JEROME — The warm aroma of ham and baked potatoes fills the kitchen, and frequent laughter cuts through the air. It’s Dec. 25, and spirits are high.
Four men in orange-striped jumpsuits stand at the counter, passing trays down the line. A slice of carved meat. One whole potato. Green beans. A scoop of yams.
The process repeats 85 times, enough to fill the stomachs of every man and woman inside the Jerome County Jail.
“It’s a Christmas feast!” announces one of the kitchen workers, half-jokingly. “If we got this every day, we’d be in heaven.”
“It is nice, though, every year,” another adds, as he drops a potato onto a tray.
“Not saying that I come here a lot,” he laughs. “I just got great timing.”
A plastic baggie full of tree-shaped cookies sits on the counter beside Deputy Brad Sawyer, illuminated by the soft glow of futuristic screens lighting the dark control room.
He’s been here since 6 a.m., and won’t leave until 6 o’clock in the evening. His big plans when he gets home? To get some sleep.
Sawyer doesn’t mind working the holiday. He already celebrated with his family on Christmas Eve.
Sgt. Tasha Goodwin will do the same on Tuesday.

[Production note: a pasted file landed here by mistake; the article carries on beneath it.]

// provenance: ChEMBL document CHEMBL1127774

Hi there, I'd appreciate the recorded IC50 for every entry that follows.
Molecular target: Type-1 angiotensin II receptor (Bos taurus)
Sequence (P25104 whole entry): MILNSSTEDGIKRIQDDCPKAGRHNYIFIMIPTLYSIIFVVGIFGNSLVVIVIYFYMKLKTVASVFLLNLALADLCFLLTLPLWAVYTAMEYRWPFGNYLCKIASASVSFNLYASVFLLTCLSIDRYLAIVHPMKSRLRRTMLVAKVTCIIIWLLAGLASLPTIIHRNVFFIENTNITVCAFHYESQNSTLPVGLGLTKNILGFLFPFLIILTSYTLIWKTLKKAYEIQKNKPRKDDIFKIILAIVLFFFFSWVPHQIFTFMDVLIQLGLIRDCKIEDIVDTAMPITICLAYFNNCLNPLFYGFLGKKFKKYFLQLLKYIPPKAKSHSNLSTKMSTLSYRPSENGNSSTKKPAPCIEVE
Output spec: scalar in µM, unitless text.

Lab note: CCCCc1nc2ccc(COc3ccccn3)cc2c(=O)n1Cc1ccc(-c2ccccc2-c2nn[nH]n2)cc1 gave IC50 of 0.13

“It’s what I signed up for, knowing that in this career I’m going to be working holidays, weekends, nights,” she says with a shrug. “If I ever feel down, I just remember how excited I was when I got offered a job, and how lucky and grateful I am to be here. And I try to hold onto that.”
This isn’t Laura Yinquez’s first holiday in jail. But it’s one of the better ones so far.
“I’ve been in and out of jail for a few years now, which isn’t something I’m proud of,” she says. “Christmas is hard in jail, I guess. But this is probably the best place I’ve been.”
There have been hints of the holiday in the air this weekend, Laura and her friend Kathy say. Christmas Eve was observed with a church service and free candy canes. And, as a holiday gift, each prisoner has been given two free phone calls to his or her family.
At 6 a.m. Christmas morning, as Sawyer and Goodwin were arriving for their shifts, Laura called her two children.
“I was like, wake Grandma and Grandpa up so you can open presents!” she recalls with a wistful chuckle.
On a typical Christmas, Kathy says, she’d be in the kitchen right about now, cooking for “everybody.”
Instead, she and Laura will eat their meal of ham, potatoes, green beans, yams, and sour cream — the sour cream is important, Laura notes — and then work a five-hour shift in the laundry room.
“Working we kind of like doing because it keeps our minds busy and occupied, you know,” Kathy says. “Sitting around, that’s hard. That’s really hard.”
Block by block, orange- and black-clad celebrants line up for lunch, the smell of ham and potatoes now wafting through the cavernous hallway.
A deputy moves from door to door, sliding meals through slots one at a time. The men from the kitchen assist, handing off trays in a well-practiced assembly line.
“I’m telling you, nobody serves like this man here,” one of the helpers cracks.
“Ho, ho, ho,” says the deputy dryly.
One by one, men and women take their trays and retreat back into their cell blocks. They gather around common room tables and partake in a Christmas feast together.